Remembering Brinton Turkle

Brinton Turkle
Brinton Turkle sketches one of his characters during one of his many visits to Rodman Public Library. Turkle, an award-winning author and illustrator of children's books, was born in Alliance in 1915.

Alliance native Brinton Cassaday Turkle, who died 20 years ago this month, was an award-winning author and illustrator of 20 children’s books.

He wrote about overcoming adversities, the power of truth, and reverence for all living creatures. During his career, Turkle illustrated over 100 books for other authors.

Born on August 15, 1915, in Alliance, Ohio, Turkle was the son of Edgar Harold and Ada (Cassaday) Turkle. As a boy he enjoyed drawing, reading, music, and theater. A family friend, Gertrude Alice Kay, a children’s author and illustrator, encouraged Turkle to pursue his creative interests. Following his graduation from high school, Turkle enrolled at the Carnegie Institute of Technology in Pittsburgh (now Carnegie-Mellon University) and studied theater arts from 1933 to 1936. Deciding that opportunities in theater would be limited, Turkle began to develop his drawing skills and studied at the School of the Boston Museum of Fine Arts from 1938 to 1940.

Turkle worked in advertising for several years before  he married Yvonne Foulston in 1948 and moved to Sante Fe, New Mexico.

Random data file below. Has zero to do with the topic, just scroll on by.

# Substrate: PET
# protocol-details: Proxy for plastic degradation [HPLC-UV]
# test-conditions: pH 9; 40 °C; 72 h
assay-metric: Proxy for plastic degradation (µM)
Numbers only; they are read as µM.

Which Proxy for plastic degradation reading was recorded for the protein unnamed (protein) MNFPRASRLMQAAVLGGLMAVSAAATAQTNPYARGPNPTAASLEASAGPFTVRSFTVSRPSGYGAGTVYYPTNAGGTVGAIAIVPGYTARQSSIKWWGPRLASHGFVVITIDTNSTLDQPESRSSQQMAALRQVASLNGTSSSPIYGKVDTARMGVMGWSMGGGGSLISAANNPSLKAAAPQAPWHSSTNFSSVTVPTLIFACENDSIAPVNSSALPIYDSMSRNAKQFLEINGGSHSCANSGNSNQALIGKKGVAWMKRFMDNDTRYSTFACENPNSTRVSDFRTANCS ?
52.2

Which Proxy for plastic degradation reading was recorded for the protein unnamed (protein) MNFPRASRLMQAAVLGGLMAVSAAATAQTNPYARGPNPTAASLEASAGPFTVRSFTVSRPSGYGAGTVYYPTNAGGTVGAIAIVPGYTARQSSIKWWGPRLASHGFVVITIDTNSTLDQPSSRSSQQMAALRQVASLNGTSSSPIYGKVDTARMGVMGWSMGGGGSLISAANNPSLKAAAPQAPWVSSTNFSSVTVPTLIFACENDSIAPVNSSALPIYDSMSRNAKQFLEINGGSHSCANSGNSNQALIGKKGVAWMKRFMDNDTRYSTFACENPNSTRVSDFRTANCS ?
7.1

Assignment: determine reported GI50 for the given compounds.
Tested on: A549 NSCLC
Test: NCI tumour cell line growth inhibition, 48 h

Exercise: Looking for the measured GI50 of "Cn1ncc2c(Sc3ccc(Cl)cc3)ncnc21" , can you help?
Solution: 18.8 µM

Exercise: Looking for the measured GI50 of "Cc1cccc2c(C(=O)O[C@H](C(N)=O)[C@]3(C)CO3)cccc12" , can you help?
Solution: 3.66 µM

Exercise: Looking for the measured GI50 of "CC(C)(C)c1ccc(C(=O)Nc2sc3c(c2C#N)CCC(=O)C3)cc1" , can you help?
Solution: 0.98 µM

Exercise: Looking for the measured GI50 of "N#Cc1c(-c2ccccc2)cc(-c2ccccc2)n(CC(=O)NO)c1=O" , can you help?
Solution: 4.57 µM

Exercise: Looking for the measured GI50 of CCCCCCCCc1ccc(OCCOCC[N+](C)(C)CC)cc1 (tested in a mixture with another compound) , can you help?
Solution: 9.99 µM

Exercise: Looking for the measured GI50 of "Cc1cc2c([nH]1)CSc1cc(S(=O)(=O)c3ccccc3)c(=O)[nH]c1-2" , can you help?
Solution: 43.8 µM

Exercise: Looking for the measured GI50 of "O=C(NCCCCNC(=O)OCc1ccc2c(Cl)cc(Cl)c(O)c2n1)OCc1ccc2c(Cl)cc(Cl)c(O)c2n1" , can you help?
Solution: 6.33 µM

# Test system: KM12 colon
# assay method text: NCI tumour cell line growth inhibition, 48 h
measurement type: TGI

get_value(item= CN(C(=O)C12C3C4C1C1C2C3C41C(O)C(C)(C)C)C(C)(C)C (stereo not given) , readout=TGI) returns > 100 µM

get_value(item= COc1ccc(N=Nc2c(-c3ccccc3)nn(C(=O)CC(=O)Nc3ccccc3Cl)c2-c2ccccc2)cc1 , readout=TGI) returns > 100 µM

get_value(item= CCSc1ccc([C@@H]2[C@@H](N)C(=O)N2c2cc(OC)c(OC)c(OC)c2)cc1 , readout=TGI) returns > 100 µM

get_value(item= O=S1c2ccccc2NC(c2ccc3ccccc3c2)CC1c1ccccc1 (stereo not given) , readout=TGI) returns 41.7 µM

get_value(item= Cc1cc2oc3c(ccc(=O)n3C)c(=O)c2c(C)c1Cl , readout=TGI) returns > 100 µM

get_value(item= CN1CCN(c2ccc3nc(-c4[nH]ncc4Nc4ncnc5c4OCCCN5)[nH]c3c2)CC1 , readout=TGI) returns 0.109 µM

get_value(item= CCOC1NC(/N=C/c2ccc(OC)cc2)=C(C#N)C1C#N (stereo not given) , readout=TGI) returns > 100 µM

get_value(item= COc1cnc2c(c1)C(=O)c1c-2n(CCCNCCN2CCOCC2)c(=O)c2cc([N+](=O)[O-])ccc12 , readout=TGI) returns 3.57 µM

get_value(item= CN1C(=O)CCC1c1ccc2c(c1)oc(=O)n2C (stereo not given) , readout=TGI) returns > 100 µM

He become an illustrator of children’s books with the publication of Timber Line Treasure (1951), a book of children’s poetry by Adrien Stoutenburg.

In 1959, Turkle moved to New York City to focus on a career in writing and illustrating. He illustrated books for many authors including: The Boy Who Didn’t Believe in Spring by Lucille Clifton, and Mr. Blue by Margaret Embry.

Turkle wrote and illustrated Obadiah the Bold (1965) about a precocious Quaker boy in early nineteenth century Nantucket; Turkle created more stories about Obadiah that include: Thy Friend, Obadiah (1969),  for which Turkle was awarded the 1970 Caldecott Honor; The Adventures of Obadiah (1972), and Rachel and Obadiah (1978). In 1977, Turkle won the Ohioana Award for Deep in the Forest (1976), a wordless twist on “Goldilocks and the Three Bears.”

Turkle returned to Santa Fe in the 1970s and was active in local theater productions and Quaker meetings. Continuing to work, he made many trips back to Ohio and Rodman Library. It was always his hope that he could impart to his readers an appreciation for integrity, mutual respect, kindness, and reverence for life.

Brinton Cassady Turkle passed away on Thursday, October 9, 2003. He was 88 years old.


¨ 1968 Lewis Carroll Shelf Award for The Fiddler of High Lonesome.

¨ 1970 Caldecott Medal honor for Thy Friend, Obadiah.

¨ 1976 Ohioana Award for Deep in the Forest.

¨ Governor’s Award for Excellence in the Arts for state of New Mexico, 2001.




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